Hundreds of immigrants and advocates from around the nation converged yesterday on the White House, calling for immigration reform to include legalization, family reunification and workers’ rights.
The Fair Immigration Reform Movement (FIRM) organized the march from the Metropolitan African Methodist Episcopal Church on M Street Northwest down 16th Street to Lafayette Square in front of the White House, corralling more than 1,000 demonstrators to bring attention to the immigration-reform bill.
The event, months in planning, originally was scheduled to coincide with what organizers anticipated would be a pivotal moment for the bill’s passage by the House; instead, Senate debates have stalled the bill’s progress over the past few weeks.
Mr. Stolz said the goal of FIRM — a project of the nonprofit Center for Community Change — is immigration reform that includes “straightforward and broad” legalization of the nation’s 12 million to 20 million illegal aliens without exorbitant fees and a plan to keep workers with their families.
A man representing an Arab-American organization spoke about the need for immigrants of all nationalities and faith backgrounds to unite for reform.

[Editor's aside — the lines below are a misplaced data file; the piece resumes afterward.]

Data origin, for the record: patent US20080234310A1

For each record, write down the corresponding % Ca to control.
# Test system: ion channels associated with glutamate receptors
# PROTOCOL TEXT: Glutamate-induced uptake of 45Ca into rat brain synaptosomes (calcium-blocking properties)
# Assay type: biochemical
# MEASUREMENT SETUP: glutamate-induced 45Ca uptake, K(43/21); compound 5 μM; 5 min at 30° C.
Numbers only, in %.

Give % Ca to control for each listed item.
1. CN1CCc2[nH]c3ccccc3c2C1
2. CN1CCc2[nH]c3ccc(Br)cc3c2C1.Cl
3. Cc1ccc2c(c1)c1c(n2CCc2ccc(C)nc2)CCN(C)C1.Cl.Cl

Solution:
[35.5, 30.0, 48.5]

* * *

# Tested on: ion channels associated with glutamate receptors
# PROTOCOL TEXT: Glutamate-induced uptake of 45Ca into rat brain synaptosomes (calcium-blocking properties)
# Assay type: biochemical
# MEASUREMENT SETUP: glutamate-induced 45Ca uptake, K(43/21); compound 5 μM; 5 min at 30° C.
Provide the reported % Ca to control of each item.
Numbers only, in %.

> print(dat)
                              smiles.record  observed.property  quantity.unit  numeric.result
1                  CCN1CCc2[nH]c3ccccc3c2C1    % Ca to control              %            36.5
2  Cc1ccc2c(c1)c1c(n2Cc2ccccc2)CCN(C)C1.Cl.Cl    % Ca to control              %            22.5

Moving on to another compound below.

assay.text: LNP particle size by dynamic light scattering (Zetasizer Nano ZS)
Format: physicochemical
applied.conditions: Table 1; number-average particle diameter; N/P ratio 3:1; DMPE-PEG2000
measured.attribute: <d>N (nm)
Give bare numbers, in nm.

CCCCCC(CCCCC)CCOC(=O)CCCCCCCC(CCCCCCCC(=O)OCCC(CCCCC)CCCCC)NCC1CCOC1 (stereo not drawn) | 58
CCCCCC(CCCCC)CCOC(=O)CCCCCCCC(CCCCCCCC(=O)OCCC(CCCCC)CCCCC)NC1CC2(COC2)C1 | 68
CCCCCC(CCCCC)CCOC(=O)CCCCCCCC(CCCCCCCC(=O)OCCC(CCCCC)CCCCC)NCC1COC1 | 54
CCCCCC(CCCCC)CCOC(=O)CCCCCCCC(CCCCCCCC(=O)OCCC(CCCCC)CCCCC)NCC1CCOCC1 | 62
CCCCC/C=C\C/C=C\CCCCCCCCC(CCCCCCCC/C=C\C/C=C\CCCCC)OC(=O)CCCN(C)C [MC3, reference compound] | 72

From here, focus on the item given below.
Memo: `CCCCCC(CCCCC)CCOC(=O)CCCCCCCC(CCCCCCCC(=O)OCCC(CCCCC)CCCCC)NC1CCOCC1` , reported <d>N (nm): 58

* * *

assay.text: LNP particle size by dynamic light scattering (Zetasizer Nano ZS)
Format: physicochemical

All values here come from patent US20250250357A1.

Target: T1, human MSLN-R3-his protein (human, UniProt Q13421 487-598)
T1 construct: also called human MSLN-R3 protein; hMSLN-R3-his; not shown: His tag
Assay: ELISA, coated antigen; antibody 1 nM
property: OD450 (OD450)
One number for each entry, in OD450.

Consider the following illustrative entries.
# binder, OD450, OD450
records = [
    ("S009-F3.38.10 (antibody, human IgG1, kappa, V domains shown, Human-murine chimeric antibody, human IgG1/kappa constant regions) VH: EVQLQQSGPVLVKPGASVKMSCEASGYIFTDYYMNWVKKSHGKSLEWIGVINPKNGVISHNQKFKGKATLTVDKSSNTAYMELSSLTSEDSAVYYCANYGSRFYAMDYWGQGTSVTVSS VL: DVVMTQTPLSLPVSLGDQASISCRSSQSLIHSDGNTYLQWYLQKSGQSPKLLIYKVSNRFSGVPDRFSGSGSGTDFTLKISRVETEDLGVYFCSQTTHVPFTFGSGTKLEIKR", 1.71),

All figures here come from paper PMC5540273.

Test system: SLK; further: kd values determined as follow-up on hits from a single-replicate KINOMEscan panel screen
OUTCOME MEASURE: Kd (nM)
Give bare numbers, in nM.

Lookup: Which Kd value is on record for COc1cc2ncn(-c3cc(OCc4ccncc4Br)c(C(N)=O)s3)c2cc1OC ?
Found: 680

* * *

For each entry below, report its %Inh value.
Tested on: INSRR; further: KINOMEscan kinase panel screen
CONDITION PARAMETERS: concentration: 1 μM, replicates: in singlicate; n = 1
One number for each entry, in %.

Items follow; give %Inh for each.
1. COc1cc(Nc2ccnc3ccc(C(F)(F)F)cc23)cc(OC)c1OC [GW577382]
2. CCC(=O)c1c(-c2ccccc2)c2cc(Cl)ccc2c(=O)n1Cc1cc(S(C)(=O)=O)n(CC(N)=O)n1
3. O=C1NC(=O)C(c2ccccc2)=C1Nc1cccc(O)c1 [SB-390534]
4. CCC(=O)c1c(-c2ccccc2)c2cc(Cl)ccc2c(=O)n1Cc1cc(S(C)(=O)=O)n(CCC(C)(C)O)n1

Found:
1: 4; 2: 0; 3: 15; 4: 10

“Do we value the nation’s immigrant tradition?” he shouted to cheers and applause.
Children led the demonstrators through the 95-degree heat to a short rally at the square. Many held banners and posters that read “Legalization now” and “Protect our families” while chanting in English and Spanish.
A group of adults pushed empty strollers carrying posters of a teary child under text that read “Keep families together.”
Local immigrant-advocacy group CASA of Maryland joined national organizations such as the New York Immigration Coalition and Dream Across America, a traveling campaign to promote awareness of the diversity of the nation’s immigrants.
Among the participants were recent graduates of the University of California at Los Angeles and various faith-based organizations.
The New York group organized 10 buses of demonstrators to the District for yesterday’s event.